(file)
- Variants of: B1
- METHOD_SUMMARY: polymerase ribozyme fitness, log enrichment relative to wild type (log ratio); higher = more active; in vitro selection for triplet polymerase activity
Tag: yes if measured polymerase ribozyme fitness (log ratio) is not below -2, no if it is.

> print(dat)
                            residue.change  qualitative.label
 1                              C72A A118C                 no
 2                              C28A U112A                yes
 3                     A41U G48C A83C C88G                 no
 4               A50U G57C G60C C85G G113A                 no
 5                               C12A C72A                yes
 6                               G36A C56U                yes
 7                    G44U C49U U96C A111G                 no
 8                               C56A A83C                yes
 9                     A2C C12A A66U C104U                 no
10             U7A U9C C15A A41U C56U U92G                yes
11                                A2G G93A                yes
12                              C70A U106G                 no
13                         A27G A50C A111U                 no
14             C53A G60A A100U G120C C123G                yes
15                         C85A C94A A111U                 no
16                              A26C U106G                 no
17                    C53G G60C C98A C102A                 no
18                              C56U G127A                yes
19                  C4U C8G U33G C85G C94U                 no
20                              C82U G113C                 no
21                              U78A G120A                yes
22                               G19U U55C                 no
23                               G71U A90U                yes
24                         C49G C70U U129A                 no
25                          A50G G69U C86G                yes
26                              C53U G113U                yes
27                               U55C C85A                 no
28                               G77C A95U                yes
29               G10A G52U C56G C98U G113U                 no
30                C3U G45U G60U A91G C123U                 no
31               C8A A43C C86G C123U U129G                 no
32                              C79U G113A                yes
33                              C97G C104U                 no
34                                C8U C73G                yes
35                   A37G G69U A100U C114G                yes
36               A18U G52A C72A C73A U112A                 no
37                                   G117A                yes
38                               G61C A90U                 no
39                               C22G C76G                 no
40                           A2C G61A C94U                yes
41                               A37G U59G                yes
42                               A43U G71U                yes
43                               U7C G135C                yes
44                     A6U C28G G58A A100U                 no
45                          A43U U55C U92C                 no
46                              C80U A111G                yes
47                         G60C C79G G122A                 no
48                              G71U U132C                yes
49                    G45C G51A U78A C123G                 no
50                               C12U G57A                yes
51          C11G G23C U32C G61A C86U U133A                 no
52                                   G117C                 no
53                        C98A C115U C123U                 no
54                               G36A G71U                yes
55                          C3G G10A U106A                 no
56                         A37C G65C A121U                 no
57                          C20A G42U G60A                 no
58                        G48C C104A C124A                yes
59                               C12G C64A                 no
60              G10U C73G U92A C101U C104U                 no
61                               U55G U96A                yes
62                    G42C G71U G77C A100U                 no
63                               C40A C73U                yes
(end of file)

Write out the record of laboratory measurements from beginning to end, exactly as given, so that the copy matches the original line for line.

- Variants of: B1
- METHOD_SUMMARY: polymerase ribozyme fitness, log enrichment relative to wild type (log ratio); higher = more active; in vitro selection for triplet polymerase activity
Tag: yes if measured polymerase ribozyme fitness (log ratio) is not below -2, no if it is.

> print(dat)
                            residue.change  qualitative.label
 1                              C72A A118C                 no
 2                              C28A U112A                yes
 3                     A41U G48C A83C C88G                 no
 4               A50U G57C G60C C85G G113A                 no
 5                               C12A C72A                yes
 6                               G36A C56U                yes
 7                    G44U C49U U96C A111G                 no
 8                               C56A A83C                yes
 9                     A2C C12A A66U C104U                 no
10             U7A U9C C15A A41U C56U U92G                yes
11                                A2G G93A                yes
12                              C70A U106G                 no
13                         A27G A50C A111U                 no
14             C53A G60A A100U G120C C123G                yes
15                         C85A C94A A111U                 no
16                              A26C U106G                 no
17                    C53G G60C C98A C102A                 no
18                              C56U G127A                yes
19                  C4U C8G U33G C85G C94U                 no
20                              C82U G113C                 no
21                              U78A G120A                yes
22                               G19U U55C                 no
23                               G71U A90U                yes
24                         C49G C70U U129A                 no
25                          A50G G69U C86G                yes
26                              C53U G113U                yes
27                               U55C C85A                 no
28                               G77C A95U                yes
29               G10A G52U C56G C98U G113U                 no
30                C3U G45U G60U A91G C123U                 no
31               C8A A43C C86G C123U U129G                 no
32                              C79U G113A                yes
33                              C97G C104U                 no
34                                C8U C73G                yes
35                   A37G G69U A100U C114G                yes
36               A18U G52A C72A C73A U112A                 no
37                                   G117A                yes
38                               G61C A90U                 no
39                               C22G C76G                 no
40                           A2C G61A C94U                yes
41                               A37G U59G                yes
42                               A43U G71U                yes
43                               U7C G135C                yes
44                     A6U C28G G58A A100U                 no
45                          A43U U55C U92C                 no
46                              C80U A111G                yes
47                         G60C C79G G122A                 no
48                              G71U U132C                yes
49                    G45C G51A U78A C123G                 no
50                               C12U G57A                yes
51          C11G G23C U32C G61A C86U U133A                 no
52                                   G117C                 no
53                        C98A C115U C123U                 no
54                               G36A G71U                yes
55                          C3G G10A U106A                 no
56                         A37C G65C A121U                 no
57                          C20A G42U G60A                 no
58                        G48C C104A C124A                yes
59                               C12G C64A                 no
60              G10U C73G U92A C101U C104U                 no
61                               U55G U96A                yes
62                    G42C G71U G77C A100U                 no
63                               C40A C73U                yes